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Myanmar Coup

Myanmar junta chief Min Aung Hlaing says this coup is 'different'

General vows 'no change in foreign policy' or stance on foreign investment

Myanmar's junta leader Senior Gen. Min Aung Hlaing addresses the nation on Feb. 8.   © Reuters

YANGON -- The leader of Myanmar's ruling junta on Monday addressed the nation for the first time since last week's coup, saying the body now in power is "different" from past military governments.

Senior Gen. Min Aung Hlaing said the new State Administrative Council established last Tuesday includes civilians and members of ethnic minorities, urging "the public to focus on the facts and not be carried away by emotions" as protestors took to the streets nationwide.

With the world watching for signs of what lies ahead for an emerging economy widely seen as one of Asia's most promising, the general assured that the economic policies of the previous government would be maintained and Myanmar will remain open to foreign capital.

"There will be no change in the foreign policy, government policy and economic policy of the country during the periods we are temporarily taking state responsibility," the general said. "We shall carry the same path as before."

The general vowed to defend Myanmar's constitution and hand over power "after the state of emergency provisions have been carried out to hold a free and fair multiparty democracy general election."

After weeks of decrying fraud in last November's general election, the military last Monday ousted the elected government of de facto leader Aung San Suu Kyi, arresting her and other political figures. In its place, the junta established a State Administrative Council of handpicked members.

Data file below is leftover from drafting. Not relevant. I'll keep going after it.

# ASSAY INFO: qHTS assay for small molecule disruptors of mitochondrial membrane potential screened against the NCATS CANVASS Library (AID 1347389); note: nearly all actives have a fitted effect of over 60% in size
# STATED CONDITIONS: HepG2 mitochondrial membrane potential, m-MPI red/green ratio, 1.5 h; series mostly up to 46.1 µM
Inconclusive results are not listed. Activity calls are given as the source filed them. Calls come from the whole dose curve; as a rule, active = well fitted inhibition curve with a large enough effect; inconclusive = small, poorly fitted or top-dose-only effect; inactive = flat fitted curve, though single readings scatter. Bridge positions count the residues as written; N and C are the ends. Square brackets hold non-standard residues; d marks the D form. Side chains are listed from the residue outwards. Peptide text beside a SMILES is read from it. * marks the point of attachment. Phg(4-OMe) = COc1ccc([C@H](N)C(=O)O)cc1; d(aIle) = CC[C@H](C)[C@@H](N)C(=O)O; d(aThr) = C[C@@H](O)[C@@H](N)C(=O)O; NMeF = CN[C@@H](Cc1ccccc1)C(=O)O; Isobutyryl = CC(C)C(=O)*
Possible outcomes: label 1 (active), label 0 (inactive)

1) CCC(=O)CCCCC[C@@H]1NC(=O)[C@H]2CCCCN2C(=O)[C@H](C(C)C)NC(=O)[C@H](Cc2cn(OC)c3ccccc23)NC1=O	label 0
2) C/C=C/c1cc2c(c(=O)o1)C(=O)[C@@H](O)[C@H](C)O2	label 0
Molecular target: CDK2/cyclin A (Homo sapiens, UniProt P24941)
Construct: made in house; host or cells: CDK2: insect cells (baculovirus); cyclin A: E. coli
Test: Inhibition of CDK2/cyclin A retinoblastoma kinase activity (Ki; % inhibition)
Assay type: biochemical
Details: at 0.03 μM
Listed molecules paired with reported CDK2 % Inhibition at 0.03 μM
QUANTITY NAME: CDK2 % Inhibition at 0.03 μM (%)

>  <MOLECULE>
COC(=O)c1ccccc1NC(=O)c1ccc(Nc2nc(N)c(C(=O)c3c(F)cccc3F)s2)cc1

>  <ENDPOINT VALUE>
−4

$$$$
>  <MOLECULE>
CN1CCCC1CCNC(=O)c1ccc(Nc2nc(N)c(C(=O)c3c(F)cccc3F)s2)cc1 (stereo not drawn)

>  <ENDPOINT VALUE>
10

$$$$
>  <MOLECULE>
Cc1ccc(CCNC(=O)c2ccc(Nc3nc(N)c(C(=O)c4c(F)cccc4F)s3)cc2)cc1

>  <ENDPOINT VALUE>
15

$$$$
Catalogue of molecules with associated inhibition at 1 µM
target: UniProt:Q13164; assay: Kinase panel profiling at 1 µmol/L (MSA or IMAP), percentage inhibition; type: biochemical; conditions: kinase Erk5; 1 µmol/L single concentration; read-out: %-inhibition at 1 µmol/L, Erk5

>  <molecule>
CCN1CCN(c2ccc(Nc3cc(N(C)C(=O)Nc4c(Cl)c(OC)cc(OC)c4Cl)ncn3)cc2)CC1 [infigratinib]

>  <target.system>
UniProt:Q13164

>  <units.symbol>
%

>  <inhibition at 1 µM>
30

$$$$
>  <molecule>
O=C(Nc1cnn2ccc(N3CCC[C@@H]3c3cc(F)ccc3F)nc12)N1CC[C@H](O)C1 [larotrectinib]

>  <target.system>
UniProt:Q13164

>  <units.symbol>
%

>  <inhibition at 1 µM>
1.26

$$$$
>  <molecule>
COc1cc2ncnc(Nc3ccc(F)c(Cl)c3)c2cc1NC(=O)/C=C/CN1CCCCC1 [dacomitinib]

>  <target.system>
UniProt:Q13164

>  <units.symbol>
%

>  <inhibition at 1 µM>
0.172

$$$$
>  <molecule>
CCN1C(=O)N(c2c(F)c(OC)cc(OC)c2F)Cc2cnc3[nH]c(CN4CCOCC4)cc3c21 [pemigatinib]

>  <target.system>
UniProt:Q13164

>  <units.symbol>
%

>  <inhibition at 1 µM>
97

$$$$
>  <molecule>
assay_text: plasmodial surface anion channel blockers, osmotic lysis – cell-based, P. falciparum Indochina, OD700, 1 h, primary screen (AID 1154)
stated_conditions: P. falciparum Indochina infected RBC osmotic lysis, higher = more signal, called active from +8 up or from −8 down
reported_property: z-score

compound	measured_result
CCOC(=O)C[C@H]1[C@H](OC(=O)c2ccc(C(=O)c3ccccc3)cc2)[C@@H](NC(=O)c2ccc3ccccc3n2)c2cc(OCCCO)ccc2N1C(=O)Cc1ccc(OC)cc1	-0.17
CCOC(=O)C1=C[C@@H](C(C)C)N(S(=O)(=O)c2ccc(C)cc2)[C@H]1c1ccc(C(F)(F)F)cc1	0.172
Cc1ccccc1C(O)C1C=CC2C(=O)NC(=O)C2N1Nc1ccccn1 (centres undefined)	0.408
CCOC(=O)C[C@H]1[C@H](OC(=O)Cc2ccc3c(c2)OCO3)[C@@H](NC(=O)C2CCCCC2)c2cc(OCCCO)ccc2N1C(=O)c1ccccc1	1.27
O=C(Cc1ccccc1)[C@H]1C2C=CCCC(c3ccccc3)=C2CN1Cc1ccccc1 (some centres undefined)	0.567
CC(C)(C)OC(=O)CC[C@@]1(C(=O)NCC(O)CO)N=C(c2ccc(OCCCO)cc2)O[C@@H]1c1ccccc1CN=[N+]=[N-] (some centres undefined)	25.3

The council has a staff of eight military personnel and eight civilians. The military originally held a majority of the seats, but additional appointments equalized the numbers.

Min Aung Hlaing repeated twice that Myanmar will "maintain friendly relations with all nations," and said there will be no change in diplomatic policy. His conciliatory tone comes as Western nations weigh the possibility of new sanctions against the Myanmar military.

The general justified the removal of the previous government, saying the move was "inevitable" after inaction and excuses on accusations of widespread voting fraud in last November's election. The vote produced a landslide victory for Suu Kyi's National League for Democracy party. A newly appointed election commission has been appointed to investigate cases of voter fraud. The general said the commission is tasked with producing reforms.

On Monday, tens of thousands of demonstrators gathered in front of city hall in downtown Yangon. The military warned that day that it will take "legal measures" against activities that threaten national stability and that endanger public safety and the rule of law.

A curfew was imposed on parts of Yangon as well as on Mandalay and other locations, according to local media. Gatherings of more than five people have been prohibited.

Min Aung Hlaing said Myanmar "will start repatriating our nationals stranded abroad due to the COVID-19 pandemic."

"We will continue receiving the displaced persons in Bangladesh in accord with the bilateral agreement," the general said. "Resettlement work for the internally displaced persons from IDP camps will also be implemented immediately."

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